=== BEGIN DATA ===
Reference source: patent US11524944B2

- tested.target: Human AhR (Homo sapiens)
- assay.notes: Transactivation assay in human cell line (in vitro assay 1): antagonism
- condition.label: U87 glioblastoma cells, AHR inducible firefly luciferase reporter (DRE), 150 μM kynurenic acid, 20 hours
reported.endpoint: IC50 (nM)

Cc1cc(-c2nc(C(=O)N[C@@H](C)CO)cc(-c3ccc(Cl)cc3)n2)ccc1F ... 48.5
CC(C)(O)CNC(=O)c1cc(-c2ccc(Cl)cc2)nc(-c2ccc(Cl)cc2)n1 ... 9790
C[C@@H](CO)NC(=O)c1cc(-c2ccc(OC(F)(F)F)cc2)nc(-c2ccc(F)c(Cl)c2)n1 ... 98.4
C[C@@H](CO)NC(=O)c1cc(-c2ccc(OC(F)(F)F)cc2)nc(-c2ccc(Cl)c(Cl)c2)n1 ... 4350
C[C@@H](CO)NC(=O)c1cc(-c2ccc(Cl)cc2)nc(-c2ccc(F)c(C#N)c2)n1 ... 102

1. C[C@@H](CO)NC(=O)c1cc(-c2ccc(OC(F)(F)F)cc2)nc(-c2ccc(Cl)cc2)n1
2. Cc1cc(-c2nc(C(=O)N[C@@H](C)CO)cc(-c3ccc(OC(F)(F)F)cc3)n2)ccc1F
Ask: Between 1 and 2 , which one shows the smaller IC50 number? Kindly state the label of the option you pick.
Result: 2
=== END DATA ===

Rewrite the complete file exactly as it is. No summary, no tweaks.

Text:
Reference source: patent US11524944B2

- tested.target: Human AhR (Homo sapiens)
- assay.notes: Transactivation assay in human cell line (in vitro assay 1): antagonism
- condition.label: U87 glioblastoma cells, AHR inducible firefly luciferase reporter (DRE), 150 μM kynurenic acid, 20 hours
reported.endpoint: IC50 (nM)

Cc1cc(-c2nc(C(=O)N[C@@H](C)CO)cc(-c3ccc(Cl)cc3)n2)ccc1F ... 48.5
CC(C)(O)CNC(=O)c1cc(-c2ccc(Cl)cc2)nc(-c2ccc(Cl)cc2)n1 ... 9790
C[C@@H](CO)NC(=O)c1cc(-c2ccc(OC(F)(F)F)cc2)nc(-c2ccc(F)c(Cl)c2)n1 ... 98.4
C[C@@H](CO)NC(=O)c1cc(-c2ccc(OC(F)(F)F)cc2)nc(-c2ccc(Cl)c(Cl)c2)n1 ... 4350
C[C@@H](CO)NC(=O)c1cc(-c2ccc(Cl)cc2)nc(-c2ccc(F)c(C#N)c2)n1 ... 102

1. C[C@@H](CO)NC(=O)c1cc(-c2ccc(OC(F)(F)F)cc2)nc(-c2ccc(Cl)cc2)n1
2. Cc1cc(-c2nc(C(=O)N[C@@H](C)CO)cc(-c3ccc(OC(F)(F)F)cc3)n2)ccc1F
Ask: Between 1 and 2 , which one shows the smaller IC50 number? Kindly state the label of the option you pick.
Result: 2